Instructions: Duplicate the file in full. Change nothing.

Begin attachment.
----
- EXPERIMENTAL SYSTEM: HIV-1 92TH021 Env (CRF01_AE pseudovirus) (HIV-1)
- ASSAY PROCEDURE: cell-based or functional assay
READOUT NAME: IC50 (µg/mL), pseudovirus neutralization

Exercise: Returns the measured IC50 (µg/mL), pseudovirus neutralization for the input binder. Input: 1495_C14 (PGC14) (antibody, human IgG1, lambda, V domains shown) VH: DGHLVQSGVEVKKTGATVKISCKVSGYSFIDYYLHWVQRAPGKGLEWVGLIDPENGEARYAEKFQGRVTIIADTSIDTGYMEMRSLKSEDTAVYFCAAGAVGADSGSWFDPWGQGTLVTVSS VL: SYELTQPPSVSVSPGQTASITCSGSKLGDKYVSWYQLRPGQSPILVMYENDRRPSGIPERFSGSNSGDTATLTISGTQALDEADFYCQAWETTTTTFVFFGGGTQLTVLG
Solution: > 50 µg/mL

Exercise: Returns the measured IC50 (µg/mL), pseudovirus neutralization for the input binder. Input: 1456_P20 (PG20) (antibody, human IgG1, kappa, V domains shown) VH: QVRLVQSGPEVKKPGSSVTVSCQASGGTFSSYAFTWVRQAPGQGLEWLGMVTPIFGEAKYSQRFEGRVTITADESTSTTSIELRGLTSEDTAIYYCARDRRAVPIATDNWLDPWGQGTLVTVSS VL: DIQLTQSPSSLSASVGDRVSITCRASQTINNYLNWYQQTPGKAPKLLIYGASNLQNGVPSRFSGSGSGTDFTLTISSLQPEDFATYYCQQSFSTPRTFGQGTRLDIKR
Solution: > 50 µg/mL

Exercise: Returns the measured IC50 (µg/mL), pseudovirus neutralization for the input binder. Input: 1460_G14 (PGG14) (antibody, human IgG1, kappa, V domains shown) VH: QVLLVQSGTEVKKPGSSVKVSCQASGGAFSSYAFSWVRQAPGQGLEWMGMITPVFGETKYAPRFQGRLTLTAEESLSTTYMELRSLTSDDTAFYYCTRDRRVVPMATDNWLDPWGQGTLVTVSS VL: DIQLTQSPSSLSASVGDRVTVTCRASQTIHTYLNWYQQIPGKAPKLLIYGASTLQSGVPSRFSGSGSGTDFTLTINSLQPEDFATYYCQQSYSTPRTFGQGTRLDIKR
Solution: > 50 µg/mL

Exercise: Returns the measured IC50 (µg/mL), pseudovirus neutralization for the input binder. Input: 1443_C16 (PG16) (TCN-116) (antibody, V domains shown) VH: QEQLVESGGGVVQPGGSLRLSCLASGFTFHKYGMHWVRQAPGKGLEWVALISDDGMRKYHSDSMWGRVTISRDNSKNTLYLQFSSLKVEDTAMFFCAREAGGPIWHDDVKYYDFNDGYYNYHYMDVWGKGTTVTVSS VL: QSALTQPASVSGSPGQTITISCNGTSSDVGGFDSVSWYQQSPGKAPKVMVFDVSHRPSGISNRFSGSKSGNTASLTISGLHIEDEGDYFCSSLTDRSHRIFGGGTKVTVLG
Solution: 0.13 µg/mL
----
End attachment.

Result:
- EXPERIMENTAL SYSTEM: HIV-1 92TH021 Env (CRF01_AE pseudovirus) (HIV-1)
- ASSAY PROCEDURE: cell-based or functional assay
READOUT NAME: IC50 (µg/mL), pseudovirus neutralization

Exercise: Returns the measured IC50 (µg/mL), pseudovirus neutralization for the input binder. Input: 1495_C14 (PGC14) (antibody, human IgG1, lambda, V domains shown) VH: DGHLVQSGVEVKKTGATVKISCKVSGYSFIDYYLHWVQRAPGKGLEWVGLIDPENGEARYAEKFQGRVTIIADTSIDTGYMEMRSLKSEDTAVYFCAAGAVGADSGSWFDPWGQGTLVTVSS VL: SYELTQPPSVSVSPGQTASITCSGSKLGDKYVSWYQLRPGQSPILVMYENDRRPSGIPERFSGSNSGDTATLTISGTQALDEADFYCQAWETTTTTFVFFGGGTQLTVLG
Solution: > 50 µg/mL

Exercise: Returns the measured IC50 (µg/mL), pseudovirus neutralization for the input binder. Input: 1456_P20 (PG20) (antibody, human IgG1, kappa, V domains shown) VH: QVRLVQSGPEVKKPGSSVTVSCQASGGTFSSYAFTWVRQAPGQGLEWLGMVTPIFGEAKYSQRFEGRVTITADESTSTTSIELRGLTSEDTAIYYCARDRRAVPIATDNWLDPWGQGTLVTVSS VL: DIQLTQSPSSLSASVGDRVSITCRASQTINNYLNWYQQTPGKAPKLLIYGASNLQNGVPSRFSGSGSGTDFTLTISSLQPEDFATYYCQQSFSTPRTFGQGTRLDIKR
Solution: > 50 µg/mL

Exercise: Returns the measured IC50 (µg/mL), pseudovirus neutralization for the input binder. Input: 1460_G14 (PGG14) (antibody, human IgG1, kappa, V domains shown) VH: QVLLVQSGTEVKKPGSSVKVSCQASGGAFSSYAFSWVRQAPGQGLEWMGMITPVFGETKYAPRFQGRLTLTAEESLSTTYMELRSLTSDDTAFYYCTRDRRVVPMATDNWLDPWGQGTLVTVSS VL: DIQLTQSPSSLSASVGDRVTVTCRASQTIHTYLNWYQQIPGKAPKLLIYGASTLQSGVPSRFSGSGSGTDFTLTINSLQPEDFATYYCQQSYSTPRTFGQGTRLDIKR
Solution: > 50 µg/mL

Exercise: Returns the measured IC50 (µg/mL), pseudovirus neutralization for the input binder. Input: 1443_C16 (PG16) (TCN-116) (antibody, V domains shown) VH: QEQLVESGGGVVQPGGSLRLSCLASGFTFHKYGMHWVRQAPGKGLEWVALISDDGMRKYHSDSMWGRVTISRDNSKNTLYLQFSSLKVEDTAMFFCAREAGGPIWHDDVKYYDFNDGYYNYHYMDVWGKGTTVTVSS VL: QSALTQPASVSGSPGQTITISCNGTSSDVGGFDSVSWYQQSPGKAPKVMVFDVSHRPSGISNRFSGSKSGNTASLTISGLHIEDEGDYFCSSLTDRSHRIFGGGTKVTVLG
Solution: 0.13 µg/mL